In the days leading up to the conference, we reported about the #DiversityatALA movement, and I’m pleased to say I saw lots of intriguing titles featuring diversity of all types, including cultural, ethnic, sexual orientation, gender identity, and disability. I talked to publicists at a wide variety of publishers’ booths, and every single one had great recommendations for me when I inquired about their upcoming diverse titles. It was exciting! I very much got the sense that we will be seeing more diverse YA lit in the coming seasons.
Here are some other ALA attendees’ experiences with #DiversityatALA:
Sharing Personal Expression
One of the fun things to see at ALA conferences is the Graffiti #UnWall, where attendees are invited to write anything they like. It’s a free space for librarians, library workers, library supporters, and book lovers to come together and visibly share their enthusiasm for everything libraries stand for, make collaborative jokes, or just jot down their happy thought for the day.
There was a lot of this going on at the conference… and of course, stopping to charge your phone is also an opportunity for networking and conversation– and sharing about what ARCs you picked up that you’re most looking forward to reading!
Your Friendly Neighborhood Hub Bloggers
These are some of the people who make The Hub such a great resource for YA literature– and we want to thank YOU for reading our posts and sharing our love of books!
We’ll have more posts coming soon about ALA Annual in Vegas. In the meantime, mark your 2015 calendars for June 15-30 for ALA Annual in San Francisco!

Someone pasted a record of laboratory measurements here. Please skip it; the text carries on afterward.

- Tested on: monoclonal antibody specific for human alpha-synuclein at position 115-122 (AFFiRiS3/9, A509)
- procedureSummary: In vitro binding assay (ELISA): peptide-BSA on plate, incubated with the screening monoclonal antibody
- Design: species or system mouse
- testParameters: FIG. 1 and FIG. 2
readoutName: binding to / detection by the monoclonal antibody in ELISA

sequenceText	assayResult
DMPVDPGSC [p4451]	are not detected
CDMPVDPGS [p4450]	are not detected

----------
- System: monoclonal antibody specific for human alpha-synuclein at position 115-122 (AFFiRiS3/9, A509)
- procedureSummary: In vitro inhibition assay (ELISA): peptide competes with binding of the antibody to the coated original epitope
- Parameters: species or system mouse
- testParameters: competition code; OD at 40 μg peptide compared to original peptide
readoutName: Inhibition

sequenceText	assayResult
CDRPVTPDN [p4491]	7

-Allison Tran, currently reading Ruin and Rising by Leigh Bardugo
Great Britain has always been a popular setting in all types and genres of literature. While I have read many books set there over the years, I never really thought about exactly how many books I enjoy are set in Great Britain until I started planning a trip to England and Scotland. But as I did start reflecting on some of my favorites, I realized how integral the British setting is to many great YA books across multiple genres. Whether you are an Anglophile looking for a new read, or are simply interested in reading books set there before planning your own trip, this list offers great British settings for fans of all genres.
The Name of the Star by Maureen Johnson (2012 Best Fiction for Young Adults) - Rory Deveaux isn’t sure what to expect when she moves from the U.S. South to a boarding school in London, but it definitely isn’t getting caught up in a series of horrifying killings copying those of Jack the Ripper. When she becomes a key witness to one of the crimes, Rory gets dragged into the case and might even become his next victim if she isn’t careful. In this, the first of the Shades of London series, plot twists and laughs both come fast and furious. You won’t be able to stop with just one book; but if you start now, there is still plenty of time to catch up with the first two books before the next one comes out early next year.